To learn more about P4P, visit our website: www.norfolkpathways.ca. Check out our resume or contact any of our members. Get involved and have a voice to make Norfolk County a better place to live and visit.

Submitted by Michele Crowley


Discover the trails at Backus Woods! 

BackusThe Nature Conservancy of Canada [NCC] has been busy working on the Backus Woods Trail System and now boasts over 20km of well signed trails. Large “You are Here” map signs can be found at major roadway trailheads with smaller maps at every trail intersection. Interpretive signs can teach you a thing or two about the natural history and species of Backus Woods. Three hundred metres of boardwalks were replaced or added and two new bridges were constructed using rough-cut, locally sourced hardwood.

The improvements continue. Come see what you’ve been missing! Visit www.natureconservancy.ca and then hit the trails at Backus Woods!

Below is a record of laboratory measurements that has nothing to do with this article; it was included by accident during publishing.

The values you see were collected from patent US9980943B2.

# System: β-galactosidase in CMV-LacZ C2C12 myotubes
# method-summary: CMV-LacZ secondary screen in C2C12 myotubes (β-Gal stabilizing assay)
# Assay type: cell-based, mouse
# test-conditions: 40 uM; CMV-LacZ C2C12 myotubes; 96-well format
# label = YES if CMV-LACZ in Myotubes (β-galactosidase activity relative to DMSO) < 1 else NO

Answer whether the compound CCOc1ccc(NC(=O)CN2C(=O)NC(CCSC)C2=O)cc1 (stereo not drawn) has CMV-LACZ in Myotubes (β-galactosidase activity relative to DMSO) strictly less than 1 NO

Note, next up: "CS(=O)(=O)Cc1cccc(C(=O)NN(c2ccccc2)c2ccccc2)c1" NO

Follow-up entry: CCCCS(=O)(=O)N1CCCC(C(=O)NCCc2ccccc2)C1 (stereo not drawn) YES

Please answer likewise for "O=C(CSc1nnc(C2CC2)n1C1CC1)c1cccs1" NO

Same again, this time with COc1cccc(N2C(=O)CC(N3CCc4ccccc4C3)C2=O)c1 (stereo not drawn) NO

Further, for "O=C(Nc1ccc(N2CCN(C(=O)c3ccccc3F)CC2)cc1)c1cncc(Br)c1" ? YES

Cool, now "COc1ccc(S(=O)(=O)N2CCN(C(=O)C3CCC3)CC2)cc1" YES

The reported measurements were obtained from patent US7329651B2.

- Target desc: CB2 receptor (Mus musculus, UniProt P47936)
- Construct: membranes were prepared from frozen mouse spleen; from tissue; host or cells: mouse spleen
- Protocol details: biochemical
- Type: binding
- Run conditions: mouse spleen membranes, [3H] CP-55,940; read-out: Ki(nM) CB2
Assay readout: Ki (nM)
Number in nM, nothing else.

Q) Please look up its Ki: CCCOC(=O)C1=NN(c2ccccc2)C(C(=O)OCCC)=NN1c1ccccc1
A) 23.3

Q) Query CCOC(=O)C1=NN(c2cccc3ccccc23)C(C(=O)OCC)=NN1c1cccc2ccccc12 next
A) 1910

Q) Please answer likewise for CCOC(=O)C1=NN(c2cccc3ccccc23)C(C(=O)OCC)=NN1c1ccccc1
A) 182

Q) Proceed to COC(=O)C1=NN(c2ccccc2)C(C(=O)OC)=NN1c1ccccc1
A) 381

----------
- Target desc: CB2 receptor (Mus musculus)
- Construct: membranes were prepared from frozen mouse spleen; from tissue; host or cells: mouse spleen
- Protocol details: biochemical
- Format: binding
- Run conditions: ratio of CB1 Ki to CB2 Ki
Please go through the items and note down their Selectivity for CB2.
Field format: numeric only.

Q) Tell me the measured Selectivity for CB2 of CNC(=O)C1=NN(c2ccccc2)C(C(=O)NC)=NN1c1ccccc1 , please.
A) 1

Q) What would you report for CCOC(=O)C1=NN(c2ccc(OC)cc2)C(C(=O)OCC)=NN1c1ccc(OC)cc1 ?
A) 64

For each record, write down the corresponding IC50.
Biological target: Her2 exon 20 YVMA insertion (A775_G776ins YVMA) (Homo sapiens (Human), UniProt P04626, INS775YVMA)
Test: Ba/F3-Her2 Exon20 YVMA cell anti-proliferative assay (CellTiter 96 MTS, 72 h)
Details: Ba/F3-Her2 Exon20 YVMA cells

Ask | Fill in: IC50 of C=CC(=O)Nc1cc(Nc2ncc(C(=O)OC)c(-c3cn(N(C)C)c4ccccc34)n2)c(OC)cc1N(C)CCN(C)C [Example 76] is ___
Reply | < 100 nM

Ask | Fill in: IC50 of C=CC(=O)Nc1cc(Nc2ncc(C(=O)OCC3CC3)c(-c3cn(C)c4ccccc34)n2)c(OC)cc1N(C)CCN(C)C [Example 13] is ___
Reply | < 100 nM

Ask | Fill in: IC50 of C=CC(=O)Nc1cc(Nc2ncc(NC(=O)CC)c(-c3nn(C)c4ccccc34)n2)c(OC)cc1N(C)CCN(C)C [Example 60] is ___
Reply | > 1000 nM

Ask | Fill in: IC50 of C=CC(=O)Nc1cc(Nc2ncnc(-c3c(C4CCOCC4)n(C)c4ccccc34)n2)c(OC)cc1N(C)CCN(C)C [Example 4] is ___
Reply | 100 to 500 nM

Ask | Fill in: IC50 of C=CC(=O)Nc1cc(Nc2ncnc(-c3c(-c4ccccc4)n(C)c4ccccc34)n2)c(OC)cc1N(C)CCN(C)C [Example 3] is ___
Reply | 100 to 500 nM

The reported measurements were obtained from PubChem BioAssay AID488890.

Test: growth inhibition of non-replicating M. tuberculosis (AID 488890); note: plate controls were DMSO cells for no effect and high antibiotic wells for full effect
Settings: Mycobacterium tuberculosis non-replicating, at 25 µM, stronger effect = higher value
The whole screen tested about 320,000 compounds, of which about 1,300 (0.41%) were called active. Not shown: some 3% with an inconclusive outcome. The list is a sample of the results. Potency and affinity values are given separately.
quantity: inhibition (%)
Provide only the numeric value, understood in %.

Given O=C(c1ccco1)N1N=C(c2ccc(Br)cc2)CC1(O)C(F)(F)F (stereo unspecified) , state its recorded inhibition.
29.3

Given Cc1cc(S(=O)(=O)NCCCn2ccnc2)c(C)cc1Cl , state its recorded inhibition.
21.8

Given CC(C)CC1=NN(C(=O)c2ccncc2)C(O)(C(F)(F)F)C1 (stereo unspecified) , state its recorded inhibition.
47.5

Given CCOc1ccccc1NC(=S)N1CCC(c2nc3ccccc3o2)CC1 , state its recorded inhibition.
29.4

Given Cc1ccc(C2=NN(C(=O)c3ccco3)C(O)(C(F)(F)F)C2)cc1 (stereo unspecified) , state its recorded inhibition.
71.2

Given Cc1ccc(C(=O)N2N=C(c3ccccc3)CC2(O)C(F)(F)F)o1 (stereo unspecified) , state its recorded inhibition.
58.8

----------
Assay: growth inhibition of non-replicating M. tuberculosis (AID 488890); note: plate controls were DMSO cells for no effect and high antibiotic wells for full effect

News from the Waterford Heritage Trail

Over 50 people attended Trail Day in Norfolk on the Waterford Heritage Trail. Ritzy Cakes & Eatery of Waterford was on hand providing treats for the walkers. Our trail donation drive on the August long weekend was a profitable venture. We raised around $350 and connected with many trail users. We gained some new members and volunteers and received an offer of free signage. We also learned a great deal about our trail. 

We learned that people don’t carry much cash while using the trail. Not surprising. But some of the people we talked to returned later to make a donation. A couple from London gave us money and a lead on a mothballed bridge; a couple towing a child buggy told us our gate openings were easy to manoeuvre; and another couple showed us their high-tech reclining tandem bike. We received much praise for the WHT and the Waterford Rail Lands Redevelopment group and a few welcomed suggestions.